writings, carefully comparing the differences and similarities in what they
taught, and ultimately in light of what the Church's leaders expounded when
gathered in ecumenical (and other local) councils in the proceeding
centuries, is an important means to discerning what exactly the Apostles
taught the early Church apart from those things written down in what became
known as the NT, and how the early Christians themselves interpreted and
employed the texts of both the OT and NT.

My point is that such is not useful to one seeking
> a pure Biblical Christian faith.

Again, what is the measure of that?  What if two Christians arrive at
irreconcilable positions of interpretation, what decides between them, or
does it even matter?  Can it be of help to look to what and how the early
church believed, worshipped, interpreted the Scriptures, etc.?

> The emergent church movement correctly identifies some serious
> flaws in the non-emergent church where traditions
> and fears prevent reaching the modern culture --
> something Paul worked hard to overcome. The
emergent church gets into trouble where some
are sloppy in their theology as they imagine that
> they have to modify the Word of God to accomplish
> the work of God.

Yes, modifying the Word of God doesn't sound to good.  :-p

I will have to take a look -- I mean it sounds like an interesting movement,
and I enjoy reading the reflections of all sorts of Christians.

As soon as one adds anything to the basic Canon
> and gives it an authoritative status equivalent to
> the Canon one injects uninspired error -- as well
> as triggering the condemnation of Rev. 22:18-19.
> "18I testify to everyone who hears (BC)the words of
> the prophecy of this book: if anyone (BD)adds to
> them, God will add to him (BE)the plagues which are
> written in (BF)this book;
> "19and if anyone (BG)takes away from the (BH)words
> of the book of this prophecy, God will take away
> his part from (BI)the tree of life and from the
> holy city, (BJ)which are written in this book."

But does that condemnation apply to the Book of Revelation itself? To the
whole of the NT? To the NT and OT together?  If the latter, how do you know
what constitutes the OT and NT to begin with?  [Yes I realize it's a repeat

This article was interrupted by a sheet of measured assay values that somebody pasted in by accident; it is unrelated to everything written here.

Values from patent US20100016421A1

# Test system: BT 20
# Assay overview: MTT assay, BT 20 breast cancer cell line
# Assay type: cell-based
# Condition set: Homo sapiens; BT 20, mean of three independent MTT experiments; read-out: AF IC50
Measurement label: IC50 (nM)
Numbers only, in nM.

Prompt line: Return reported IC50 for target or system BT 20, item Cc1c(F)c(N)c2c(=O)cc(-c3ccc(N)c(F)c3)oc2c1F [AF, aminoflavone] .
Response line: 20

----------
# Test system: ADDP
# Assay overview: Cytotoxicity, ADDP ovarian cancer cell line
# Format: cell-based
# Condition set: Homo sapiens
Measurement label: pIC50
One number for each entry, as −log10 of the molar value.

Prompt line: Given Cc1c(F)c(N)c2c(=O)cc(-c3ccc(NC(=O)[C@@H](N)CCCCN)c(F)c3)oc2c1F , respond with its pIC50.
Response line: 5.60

of my earlier question; I've repeated it for emphasis.]

> That any group of humans may choose to develop
> local traditions is predictable, that they will
> attempt to evangelize their extra-Biblical traditions
> is also predictable, such is Biblically discouraged.

It is a good point.  For example, some churches make heavy use of the pipe
organ in their worship. Other congregrations may feel that Sunday worship is
incomplete without the squeals of an eletric guitar.  Yes, it would be great
folly to insist that use of one or the other instrument was absolutely
necessary to the Christian Faith and to Christian worship.  That has not
stopped some from making such assertions ...   ;-)

On the other hand, what about a *tradition* that was handed on by an Apostle
yet was not so clear in Scripture that one could hold to a different
position. For example, the perpetual virginity of the Virgin Mary.  The
Fathers defend this belief as being wholly Apostolic.  John Calvin in his
day wrote that only a person who was fond of disputation would deny her
perpetual virginity.  Yet many Christians today do deny it.

Of what use is it to "ask" the early Christians -- by way of reading the
writings of the Fathers -- what they were taught by the Apostles concerning
say the Eucharist (Lord's Supper), Christian marriage, the role and nature
of the ministerial priesthood, etc.?  Can such study help us?

The point is that there must be a clear wall of
> separation between the Word of God and everything
> else.  Fallen-human uninspired error is must not
> ever be lifted to equivalence with the perfect Word
> of God.
How do build build/define that wall?  Can the printed Word of God, in the
form of say a NASB that I purchase today from Barnes & Noble, itself prove
to me that every sentence therein properly belongs between those book

All in good humor and with a spirit of brotherly affection in Christ.

In the Hearts of Jesus and Mary,

Michael Bradley, Jr.

My home on the Net ::